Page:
The only way to really understand roast is to associate flavor with the color and appearance of the bean rather than with name alone, but for reference I have condensed most of what an aficionado needs to know about the names of roasts in the following roast table.
|Roast color||Bean surface||Agtron Numbers||Common names||Notes|
|Light brown||Dry||80 – 70|| Light|
|Can taste sour and grainy. Typically used only for inexpensive commercial blends.|
|Medium brown||Dry||70 – 50|| Medium|
traditional American norm. Flavor is fully developed; acidity is bright; characteristics of green coffee are clear.
|Medium-dark brown||Dry to tiny droplets or patches of oil||50 – 40|| Viennese|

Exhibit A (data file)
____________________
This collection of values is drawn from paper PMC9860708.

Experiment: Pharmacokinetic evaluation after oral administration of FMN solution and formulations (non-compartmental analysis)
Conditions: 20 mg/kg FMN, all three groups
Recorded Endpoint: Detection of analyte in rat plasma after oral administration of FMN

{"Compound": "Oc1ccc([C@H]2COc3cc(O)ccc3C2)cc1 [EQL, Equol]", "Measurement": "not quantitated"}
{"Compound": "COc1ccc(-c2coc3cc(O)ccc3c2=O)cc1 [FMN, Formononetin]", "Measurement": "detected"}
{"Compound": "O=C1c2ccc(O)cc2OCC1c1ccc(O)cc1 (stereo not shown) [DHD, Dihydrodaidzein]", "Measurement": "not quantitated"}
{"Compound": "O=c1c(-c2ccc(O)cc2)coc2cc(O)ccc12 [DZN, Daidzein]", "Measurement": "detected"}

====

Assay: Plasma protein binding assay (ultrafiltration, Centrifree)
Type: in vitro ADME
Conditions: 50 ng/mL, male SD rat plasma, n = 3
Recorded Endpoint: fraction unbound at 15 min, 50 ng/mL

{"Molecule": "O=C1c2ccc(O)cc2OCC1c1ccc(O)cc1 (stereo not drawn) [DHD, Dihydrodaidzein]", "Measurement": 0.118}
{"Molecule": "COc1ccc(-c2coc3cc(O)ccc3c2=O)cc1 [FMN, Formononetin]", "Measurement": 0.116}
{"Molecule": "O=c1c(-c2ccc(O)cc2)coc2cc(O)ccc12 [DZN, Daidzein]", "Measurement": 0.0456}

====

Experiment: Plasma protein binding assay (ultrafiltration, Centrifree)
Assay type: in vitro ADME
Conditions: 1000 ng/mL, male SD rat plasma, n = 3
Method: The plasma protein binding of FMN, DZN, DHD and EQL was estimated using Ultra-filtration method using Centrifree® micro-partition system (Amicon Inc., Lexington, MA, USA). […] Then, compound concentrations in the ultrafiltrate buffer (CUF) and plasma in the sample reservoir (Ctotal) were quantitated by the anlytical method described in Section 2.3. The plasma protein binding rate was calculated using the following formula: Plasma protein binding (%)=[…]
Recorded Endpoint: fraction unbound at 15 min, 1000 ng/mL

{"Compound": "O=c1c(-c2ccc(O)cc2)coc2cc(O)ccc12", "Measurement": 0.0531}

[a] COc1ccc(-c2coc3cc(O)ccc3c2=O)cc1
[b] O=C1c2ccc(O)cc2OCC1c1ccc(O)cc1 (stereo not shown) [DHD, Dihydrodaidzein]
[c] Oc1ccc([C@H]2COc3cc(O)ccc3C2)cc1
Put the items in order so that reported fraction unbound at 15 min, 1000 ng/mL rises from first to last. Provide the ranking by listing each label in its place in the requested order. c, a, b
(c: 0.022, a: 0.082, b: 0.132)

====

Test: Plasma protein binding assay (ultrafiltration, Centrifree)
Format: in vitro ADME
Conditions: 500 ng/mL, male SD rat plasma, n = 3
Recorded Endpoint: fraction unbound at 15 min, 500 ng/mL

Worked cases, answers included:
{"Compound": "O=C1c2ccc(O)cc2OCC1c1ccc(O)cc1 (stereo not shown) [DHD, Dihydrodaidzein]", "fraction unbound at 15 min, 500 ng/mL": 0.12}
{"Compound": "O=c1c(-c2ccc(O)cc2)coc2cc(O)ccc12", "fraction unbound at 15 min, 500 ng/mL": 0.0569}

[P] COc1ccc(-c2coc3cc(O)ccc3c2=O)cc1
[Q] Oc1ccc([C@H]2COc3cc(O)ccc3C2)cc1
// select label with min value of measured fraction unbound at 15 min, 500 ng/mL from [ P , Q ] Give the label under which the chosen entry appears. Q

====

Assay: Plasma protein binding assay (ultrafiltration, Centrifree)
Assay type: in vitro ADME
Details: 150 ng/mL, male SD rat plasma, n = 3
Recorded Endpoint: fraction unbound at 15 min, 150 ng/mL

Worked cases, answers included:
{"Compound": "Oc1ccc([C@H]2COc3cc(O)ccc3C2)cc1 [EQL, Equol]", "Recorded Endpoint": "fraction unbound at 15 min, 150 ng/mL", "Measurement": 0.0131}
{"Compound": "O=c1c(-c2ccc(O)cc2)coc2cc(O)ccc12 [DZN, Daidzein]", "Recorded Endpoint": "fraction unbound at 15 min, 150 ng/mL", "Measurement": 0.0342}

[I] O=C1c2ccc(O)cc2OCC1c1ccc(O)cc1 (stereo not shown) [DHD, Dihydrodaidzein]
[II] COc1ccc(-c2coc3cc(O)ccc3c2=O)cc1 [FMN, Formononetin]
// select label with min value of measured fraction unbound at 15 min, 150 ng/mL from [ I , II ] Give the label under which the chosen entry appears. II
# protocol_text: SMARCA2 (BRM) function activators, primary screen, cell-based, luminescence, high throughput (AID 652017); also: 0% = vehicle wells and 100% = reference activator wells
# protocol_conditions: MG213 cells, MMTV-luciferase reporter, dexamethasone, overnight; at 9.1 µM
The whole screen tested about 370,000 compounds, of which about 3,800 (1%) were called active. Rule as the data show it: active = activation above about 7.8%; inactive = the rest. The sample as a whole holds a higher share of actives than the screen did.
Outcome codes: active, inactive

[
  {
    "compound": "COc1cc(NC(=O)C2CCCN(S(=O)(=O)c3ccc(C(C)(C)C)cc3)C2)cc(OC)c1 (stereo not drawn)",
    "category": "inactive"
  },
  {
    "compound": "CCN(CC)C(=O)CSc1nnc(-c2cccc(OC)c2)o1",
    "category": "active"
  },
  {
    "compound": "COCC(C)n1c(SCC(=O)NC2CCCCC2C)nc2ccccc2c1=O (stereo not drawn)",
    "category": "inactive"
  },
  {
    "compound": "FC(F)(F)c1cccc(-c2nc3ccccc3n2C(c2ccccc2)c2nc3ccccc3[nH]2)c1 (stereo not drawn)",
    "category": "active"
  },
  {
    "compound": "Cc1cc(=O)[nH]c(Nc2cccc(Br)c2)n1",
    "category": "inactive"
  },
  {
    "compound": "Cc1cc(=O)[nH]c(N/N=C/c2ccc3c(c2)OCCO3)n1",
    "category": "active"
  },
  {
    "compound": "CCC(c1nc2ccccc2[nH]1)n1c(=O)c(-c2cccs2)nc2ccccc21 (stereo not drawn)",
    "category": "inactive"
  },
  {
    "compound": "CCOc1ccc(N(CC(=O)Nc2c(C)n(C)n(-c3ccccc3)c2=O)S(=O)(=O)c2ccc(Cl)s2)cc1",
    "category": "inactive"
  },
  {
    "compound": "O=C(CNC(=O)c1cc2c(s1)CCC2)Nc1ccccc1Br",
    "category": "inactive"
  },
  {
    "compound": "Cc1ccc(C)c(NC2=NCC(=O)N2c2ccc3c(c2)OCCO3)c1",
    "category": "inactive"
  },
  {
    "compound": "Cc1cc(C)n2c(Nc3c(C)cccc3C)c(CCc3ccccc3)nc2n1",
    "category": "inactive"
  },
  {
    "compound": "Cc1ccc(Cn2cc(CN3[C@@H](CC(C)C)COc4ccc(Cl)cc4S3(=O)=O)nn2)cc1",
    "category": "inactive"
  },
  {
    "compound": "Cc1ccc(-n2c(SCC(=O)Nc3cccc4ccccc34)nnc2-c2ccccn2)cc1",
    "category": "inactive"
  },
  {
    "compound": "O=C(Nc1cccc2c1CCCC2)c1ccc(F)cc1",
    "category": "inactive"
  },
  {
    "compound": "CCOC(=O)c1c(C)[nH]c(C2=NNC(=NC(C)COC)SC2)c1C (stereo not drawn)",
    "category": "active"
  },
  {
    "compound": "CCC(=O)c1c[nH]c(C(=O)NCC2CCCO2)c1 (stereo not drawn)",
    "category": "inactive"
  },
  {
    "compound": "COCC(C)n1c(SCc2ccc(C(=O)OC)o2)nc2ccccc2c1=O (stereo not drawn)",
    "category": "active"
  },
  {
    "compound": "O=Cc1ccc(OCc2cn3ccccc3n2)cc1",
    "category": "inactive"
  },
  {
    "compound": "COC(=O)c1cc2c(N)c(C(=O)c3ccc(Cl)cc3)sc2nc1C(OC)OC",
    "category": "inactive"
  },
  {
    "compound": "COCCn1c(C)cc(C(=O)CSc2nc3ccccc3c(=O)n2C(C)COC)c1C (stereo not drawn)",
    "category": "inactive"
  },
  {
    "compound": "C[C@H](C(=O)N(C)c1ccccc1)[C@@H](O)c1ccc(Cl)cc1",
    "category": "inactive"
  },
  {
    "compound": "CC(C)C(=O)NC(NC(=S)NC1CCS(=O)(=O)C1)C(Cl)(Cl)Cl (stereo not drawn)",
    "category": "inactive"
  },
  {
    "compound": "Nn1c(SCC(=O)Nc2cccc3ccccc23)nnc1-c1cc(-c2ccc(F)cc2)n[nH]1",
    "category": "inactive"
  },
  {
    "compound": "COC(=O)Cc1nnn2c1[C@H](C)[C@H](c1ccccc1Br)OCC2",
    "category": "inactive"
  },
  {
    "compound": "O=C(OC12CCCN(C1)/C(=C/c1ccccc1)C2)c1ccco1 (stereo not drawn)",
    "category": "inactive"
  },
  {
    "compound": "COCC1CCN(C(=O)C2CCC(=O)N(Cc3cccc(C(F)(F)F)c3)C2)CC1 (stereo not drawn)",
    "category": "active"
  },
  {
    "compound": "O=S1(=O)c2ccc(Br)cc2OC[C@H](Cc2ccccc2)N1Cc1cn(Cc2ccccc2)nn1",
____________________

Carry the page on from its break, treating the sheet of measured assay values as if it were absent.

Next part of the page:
normal or regular roast for the West and for many newer specialty roasters. Acidity and the characteristics of the green coffee begin to mute. Bittersweetness emerges. The norm for northern-Italian style espresso.
|Dark brown||Shiny surface||40-35|| French|
normal or regular roast for many roasters in the West and Southwest. Acidity
is nearly gone; the characteristics of the green coffee muted. Bittersweet tones dominate. The norm for most American-style espresso.
|Very dark brown||Very shiny surface||35-30|| Italian|
normal or regular roast for Peet’s Coffee and its imitators. Acidity is gone.
In tactful versions of this roast some characteristics of the green coffee
survive; in aggressive versions all coffees taste the same: bittersweet with hints of burned or charred tones.
|Black-brown||Shiny surface||30-25|| Dark French|
differentiating characteristics of the green coffee are gone; burned or charred notes dominate. Body is thin. Flavor is reduced to faint sweet tones.